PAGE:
Susan Whitall was the editor at Creem when they were buying photos from me, and she, Cathy the Assistant Editor, and Art Director Charlie Auringer were who I knew there. Since I had things of the underground and punk scene they, and others, would contact me when they needed something in that area.

Q Did you have much of chance to get up close and personal with some of the greats, back in the day? Give us a few insights.

As mentioned, I was in the "underground" scene. My friends and the people I hung out with were Destroy All Monsters, Sonic's Rendezvous Band, Sirius Trixon, the Cult Heroes, the White Noise & Bookies crowd, the Chili Sisters...

Patti Smith came to Detroit pretty often before she married Fred. I was always struck by how in love they appeared, Patti positively glowed. She's a very private person, and I tried to respect their privacy.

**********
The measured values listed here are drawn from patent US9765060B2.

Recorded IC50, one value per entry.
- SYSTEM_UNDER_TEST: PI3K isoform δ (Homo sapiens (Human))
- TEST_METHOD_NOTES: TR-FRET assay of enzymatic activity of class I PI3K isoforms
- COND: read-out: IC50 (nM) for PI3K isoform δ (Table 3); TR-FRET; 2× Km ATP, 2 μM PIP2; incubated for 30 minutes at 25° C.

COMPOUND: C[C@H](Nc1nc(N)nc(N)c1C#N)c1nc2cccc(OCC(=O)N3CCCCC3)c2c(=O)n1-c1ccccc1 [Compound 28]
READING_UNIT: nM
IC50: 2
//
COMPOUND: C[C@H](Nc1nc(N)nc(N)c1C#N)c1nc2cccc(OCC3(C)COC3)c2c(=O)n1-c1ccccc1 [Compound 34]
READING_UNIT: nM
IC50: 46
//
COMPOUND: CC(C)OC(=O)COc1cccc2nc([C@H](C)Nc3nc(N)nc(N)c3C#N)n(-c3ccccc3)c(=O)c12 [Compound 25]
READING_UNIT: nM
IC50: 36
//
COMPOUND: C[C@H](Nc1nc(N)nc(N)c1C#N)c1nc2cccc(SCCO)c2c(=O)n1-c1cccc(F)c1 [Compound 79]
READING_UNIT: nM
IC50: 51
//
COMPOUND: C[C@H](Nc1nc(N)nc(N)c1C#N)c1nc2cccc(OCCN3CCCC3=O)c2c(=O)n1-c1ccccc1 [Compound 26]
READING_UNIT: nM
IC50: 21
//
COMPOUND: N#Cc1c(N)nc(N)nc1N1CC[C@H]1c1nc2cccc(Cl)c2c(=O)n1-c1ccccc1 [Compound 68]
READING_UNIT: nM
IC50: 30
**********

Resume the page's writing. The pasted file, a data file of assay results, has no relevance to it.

One story comes to mind, about the photo of her and Fred that Patti recently published again in the booklet of her "Land" album. The photo was taken in the dressing room of the Second Chance, where Sonic's Rendezvous Band and the Patti Smith Group were sharing a bill for a few nights. The next evening, I came back and gave a print of the photo to Patti and Fred, who were standing together in just about the same spot. Patti turned to Fred and said something like, "This perfectly represents our relationship." Then she told me it would be their wedding photo. I'm touched that this photo seemed to have meaning for her, and that she's kept it all these years.

© Sue Rynski

Q One band that failed to crack it outside their home state was, of course, Sonic's Rendezvous Band. What's your take on the one that should have made it? What are some of your memories of them?